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The Menopause in Therapy

What role can we play in supporting clients who are experiencing the perimenopause or menopause? To mark World Menopause Day, Emma Palmer reflects on the rich range of responses to this life stage she has encountered – and the diverse work this calls for in therapy, from giving space to what is culturally silenced to celebrating new potency.

Image credit: Emma Palmer, Autumn Equinox

How might we respond to clients living through the perimenopause and beyond? How can we help narratives move beyond the ‘keep calm and carry-on’ message of everyday patriarchy? How do we create a supportive space, as we would for anyone whose experience has been subjected to invisiblising forces, finding words and language as we go? 

In this blog, I want to discuss both what is universal and what is acutely unique to people experiencing perimenopause and menopause – the latter being the point at which we’ve ceased bleeding for a calendar year. For some, it will be about meaning making. For others, it might be about the happy surrender of meaning making and a loosening of constricting, societally ascribed roles. We are likely to encounter an ocean of different responses from grief to liberation – often, of course, in the same client.

My most reoccurring role working with perimenopausal clients, as they experience the range of physical and emotional manifestations it can bring, feels akin to working with bereavement. I offer steady witnessing and a basic reassurance of “no, you’re not crazy”. This is potent, given that perimenopausal people experiencing hot flushes and other changes are often told by GPs they are “too young”.

Even without misleading medical advice, perimenopause can bring such uncertainty. Making it unlike any other life stage, we only know for sure we have become menopausal a year later. I have known clients and trainees who have wanted to hurry the process along. Given that it can last up to a decade, sometimes more, it may be helpful to offer a sense of pacing and an adjusting of horizons. Six years into ‘the change’, I have personally found an emerging sense of acceptance invaluable. The nearest thing I have experienced is adolescence, except this time everything’s drier and heading south.

The implications around identity, often but not always linked to reproductivity, can also be huge. It is pretty commonplace to hear clients report their invisibility. This is welcome for some, highly unwelcome for others, and echoed in the overarching invisibility of the whole subject of menopause in wider society. 

Personally, being childfree by choice, the prospect of the end of menstruation delights me. But some clients report feeling ‘redundant’ because they can no longer bear children. Having spoken to many childless and childfree folk for my book Other Than Mother, I am also acutely aware that perimenopause can bring fresh grieving for those unable to have children, while others describe a strange sense of closure.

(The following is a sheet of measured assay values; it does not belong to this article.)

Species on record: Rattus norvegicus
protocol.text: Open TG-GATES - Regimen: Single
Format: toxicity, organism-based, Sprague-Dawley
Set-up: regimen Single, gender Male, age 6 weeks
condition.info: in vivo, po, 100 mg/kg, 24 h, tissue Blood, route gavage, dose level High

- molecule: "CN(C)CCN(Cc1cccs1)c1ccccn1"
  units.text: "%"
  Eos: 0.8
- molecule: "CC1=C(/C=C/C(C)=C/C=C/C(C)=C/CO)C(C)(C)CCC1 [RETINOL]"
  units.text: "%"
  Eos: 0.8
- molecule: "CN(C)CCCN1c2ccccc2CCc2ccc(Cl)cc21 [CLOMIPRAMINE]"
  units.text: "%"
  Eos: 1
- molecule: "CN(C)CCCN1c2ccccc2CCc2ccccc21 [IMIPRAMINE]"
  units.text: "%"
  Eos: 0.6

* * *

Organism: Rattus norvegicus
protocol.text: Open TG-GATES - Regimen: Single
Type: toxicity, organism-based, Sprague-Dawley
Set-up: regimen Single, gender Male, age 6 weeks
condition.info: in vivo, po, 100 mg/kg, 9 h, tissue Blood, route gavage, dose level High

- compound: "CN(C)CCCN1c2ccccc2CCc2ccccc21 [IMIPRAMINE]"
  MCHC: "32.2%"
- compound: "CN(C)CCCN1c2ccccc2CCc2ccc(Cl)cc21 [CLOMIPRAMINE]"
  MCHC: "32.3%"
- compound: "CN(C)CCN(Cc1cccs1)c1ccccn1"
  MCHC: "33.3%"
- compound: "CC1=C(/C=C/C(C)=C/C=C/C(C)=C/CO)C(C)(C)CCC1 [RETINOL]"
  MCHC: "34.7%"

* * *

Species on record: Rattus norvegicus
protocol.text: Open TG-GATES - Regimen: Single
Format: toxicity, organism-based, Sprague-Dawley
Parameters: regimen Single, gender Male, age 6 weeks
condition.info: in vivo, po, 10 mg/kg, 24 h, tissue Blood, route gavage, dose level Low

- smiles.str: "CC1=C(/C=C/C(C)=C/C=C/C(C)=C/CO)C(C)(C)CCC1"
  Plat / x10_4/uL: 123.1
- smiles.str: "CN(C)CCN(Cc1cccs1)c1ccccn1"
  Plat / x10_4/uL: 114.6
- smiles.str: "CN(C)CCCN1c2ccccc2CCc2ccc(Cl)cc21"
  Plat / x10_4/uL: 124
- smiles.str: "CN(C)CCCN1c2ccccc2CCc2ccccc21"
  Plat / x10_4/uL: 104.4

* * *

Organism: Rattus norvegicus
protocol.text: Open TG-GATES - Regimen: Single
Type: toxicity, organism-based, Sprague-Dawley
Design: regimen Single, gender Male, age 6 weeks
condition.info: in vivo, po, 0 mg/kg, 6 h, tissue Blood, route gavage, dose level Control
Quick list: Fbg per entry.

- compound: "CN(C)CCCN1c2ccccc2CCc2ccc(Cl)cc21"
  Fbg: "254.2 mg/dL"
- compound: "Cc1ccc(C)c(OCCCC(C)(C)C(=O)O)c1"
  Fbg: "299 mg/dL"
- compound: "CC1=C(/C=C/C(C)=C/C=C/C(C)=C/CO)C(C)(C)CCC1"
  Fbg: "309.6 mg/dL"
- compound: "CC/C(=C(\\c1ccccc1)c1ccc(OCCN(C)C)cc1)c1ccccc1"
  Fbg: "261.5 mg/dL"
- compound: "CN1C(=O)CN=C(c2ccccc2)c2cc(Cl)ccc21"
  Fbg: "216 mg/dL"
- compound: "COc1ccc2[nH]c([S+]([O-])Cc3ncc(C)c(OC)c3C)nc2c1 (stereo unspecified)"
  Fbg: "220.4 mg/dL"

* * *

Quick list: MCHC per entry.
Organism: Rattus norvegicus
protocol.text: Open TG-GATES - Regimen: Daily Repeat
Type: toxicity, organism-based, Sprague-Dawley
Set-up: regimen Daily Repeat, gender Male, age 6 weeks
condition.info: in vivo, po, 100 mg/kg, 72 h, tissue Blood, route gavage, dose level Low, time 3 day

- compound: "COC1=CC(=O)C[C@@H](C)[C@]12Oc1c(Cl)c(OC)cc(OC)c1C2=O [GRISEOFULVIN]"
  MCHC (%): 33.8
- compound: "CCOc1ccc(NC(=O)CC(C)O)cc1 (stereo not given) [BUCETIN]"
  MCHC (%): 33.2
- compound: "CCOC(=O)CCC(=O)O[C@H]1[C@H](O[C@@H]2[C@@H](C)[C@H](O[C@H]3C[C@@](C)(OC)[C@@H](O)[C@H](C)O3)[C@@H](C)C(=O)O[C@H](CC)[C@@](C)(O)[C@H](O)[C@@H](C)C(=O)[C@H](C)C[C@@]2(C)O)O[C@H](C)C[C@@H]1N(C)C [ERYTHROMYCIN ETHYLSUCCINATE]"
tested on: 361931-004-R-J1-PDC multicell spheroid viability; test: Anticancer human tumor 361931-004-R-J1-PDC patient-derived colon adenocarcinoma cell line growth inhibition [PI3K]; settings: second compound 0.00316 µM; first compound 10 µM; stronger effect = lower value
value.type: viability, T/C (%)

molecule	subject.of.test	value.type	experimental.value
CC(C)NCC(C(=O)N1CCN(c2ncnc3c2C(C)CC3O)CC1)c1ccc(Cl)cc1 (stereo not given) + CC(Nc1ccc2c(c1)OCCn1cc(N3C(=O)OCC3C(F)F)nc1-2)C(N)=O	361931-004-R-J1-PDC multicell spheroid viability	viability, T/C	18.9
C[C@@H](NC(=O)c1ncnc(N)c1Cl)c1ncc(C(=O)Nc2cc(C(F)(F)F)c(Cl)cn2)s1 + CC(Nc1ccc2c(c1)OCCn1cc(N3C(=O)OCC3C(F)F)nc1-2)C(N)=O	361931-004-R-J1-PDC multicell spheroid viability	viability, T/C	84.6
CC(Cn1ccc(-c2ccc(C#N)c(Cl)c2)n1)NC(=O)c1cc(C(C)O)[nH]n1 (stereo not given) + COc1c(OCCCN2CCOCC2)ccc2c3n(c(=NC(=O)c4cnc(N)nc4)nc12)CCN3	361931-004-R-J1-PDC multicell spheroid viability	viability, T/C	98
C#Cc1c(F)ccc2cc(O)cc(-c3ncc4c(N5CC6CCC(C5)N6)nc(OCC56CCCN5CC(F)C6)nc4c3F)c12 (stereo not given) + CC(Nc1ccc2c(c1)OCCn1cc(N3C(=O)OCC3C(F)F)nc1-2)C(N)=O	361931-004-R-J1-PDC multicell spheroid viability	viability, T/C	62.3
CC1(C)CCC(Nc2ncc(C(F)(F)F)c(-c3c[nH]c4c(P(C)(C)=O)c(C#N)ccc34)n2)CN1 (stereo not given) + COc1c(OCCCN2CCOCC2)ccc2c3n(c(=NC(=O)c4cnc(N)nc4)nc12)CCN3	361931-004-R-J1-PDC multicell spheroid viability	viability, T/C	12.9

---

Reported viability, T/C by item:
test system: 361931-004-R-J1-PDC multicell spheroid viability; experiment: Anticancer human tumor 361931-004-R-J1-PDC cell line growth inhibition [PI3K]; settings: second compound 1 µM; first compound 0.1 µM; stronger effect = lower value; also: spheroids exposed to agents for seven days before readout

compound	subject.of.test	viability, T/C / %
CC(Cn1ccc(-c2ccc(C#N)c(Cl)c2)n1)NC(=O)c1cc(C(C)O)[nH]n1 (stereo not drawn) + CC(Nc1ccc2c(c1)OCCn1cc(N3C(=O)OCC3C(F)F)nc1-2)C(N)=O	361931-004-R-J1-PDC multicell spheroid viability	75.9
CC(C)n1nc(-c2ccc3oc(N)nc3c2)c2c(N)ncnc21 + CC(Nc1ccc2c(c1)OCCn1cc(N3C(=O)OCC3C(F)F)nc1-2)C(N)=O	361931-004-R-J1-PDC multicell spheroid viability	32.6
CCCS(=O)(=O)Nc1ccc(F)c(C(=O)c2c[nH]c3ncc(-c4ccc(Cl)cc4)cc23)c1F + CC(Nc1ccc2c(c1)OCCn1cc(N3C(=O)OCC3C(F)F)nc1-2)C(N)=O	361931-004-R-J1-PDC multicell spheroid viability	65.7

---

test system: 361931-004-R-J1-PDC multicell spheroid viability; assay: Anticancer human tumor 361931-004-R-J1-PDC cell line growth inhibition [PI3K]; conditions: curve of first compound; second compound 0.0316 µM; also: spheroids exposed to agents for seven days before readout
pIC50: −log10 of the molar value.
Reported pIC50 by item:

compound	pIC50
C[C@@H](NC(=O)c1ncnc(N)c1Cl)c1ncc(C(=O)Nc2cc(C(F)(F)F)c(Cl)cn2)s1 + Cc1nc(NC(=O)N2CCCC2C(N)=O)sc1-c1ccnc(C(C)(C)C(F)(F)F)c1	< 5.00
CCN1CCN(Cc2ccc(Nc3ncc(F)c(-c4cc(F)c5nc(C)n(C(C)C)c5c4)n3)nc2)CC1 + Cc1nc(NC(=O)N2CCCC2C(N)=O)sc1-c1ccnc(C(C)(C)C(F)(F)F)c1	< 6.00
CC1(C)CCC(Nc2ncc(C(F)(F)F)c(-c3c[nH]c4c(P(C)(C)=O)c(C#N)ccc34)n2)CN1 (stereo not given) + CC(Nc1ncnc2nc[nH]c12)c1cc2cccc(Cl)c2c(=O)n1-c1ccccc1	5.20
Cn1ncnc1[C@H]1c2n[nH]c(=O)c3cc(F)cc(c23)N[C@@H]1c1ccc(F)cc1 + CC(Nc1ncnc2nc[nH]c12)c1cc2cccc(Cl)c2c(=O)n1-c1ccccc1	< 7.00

For those of us who have experienced childhood sexual abuse and other adverse childhood experiences, perimenopause can be bewildering in further ways. Our experience of being a body changes at this time, as our cycle and hormones re-arrange themselves. This can be disorientating. The unusual body sensations, including the changes in smell some experience, can be additionally triggering. I’m reminded of a client who was struggling to know what and who they could trust at a time when their body – which they were just starting to live more easily in – felt fragile and unreliable. 

Having the chance to process the vivid physicality of the perimenopause – hot flushes, flooding and mood swings – may be helpful for any client. Much of the mainstream advice around perimenopause constellates around whether or not to take HRT (hormone-replacement therapy). As with other medical interventions, it can be useful to check our own assumptions here. 

Having acknowledged and supported exploration of the difficulties, what would it look like if, as a trade, we could lead the way in hailing menopause as a rite of passage process – a celebration of what’s been, a welcoming in of elderhood, and a reclaiming of this role in a society still shaped and constructed by patriarchy and youth? 

In a culture that has largely lost supporting rituals, how might therapists support the carving of a new potency in our menopausal clients?

I offer this up somewhat tenderly, knowing how I can feel creative and free one minute and metaphorically murderous the next. But six years into perimenopause – and yes, despite the state of the world – I notice a whiff of magic and delicious possibility.


Emma Palmer

Emma Palmer has practised as a Bristol-based counsellor and relational body psychotherapist since 2003, and as a supervisor and ecopsychologist since 2012. She works at the confluence of therapy, social justice, ecopsychology, climate emergency and the wisdom of contemplative traditions. Emma was previously a steering group member of Psychotherapists and Counsellors for Social Responsibility (PCSR), and editor of its Transformations journal. Under her former name – Kamalamani – she authored Meditating with Character (2012), Other than Mother (2016), Bodywise (2017) and numerous articles. In 2020, #MeToo: counsellors and psychotherapists speak about sexual violence and abuse, was published by PCCS books, co-edited by Dr Deborah A Lee.

Emma has also been an educator since she was 24, teaching postgrad international development studies, working with NGOs in sub-Saharan Africa, and offering wild therapy, ecopsychology talks/workshops and leading meditation retreats. She has been an apprentice of Buddhism since 1995.

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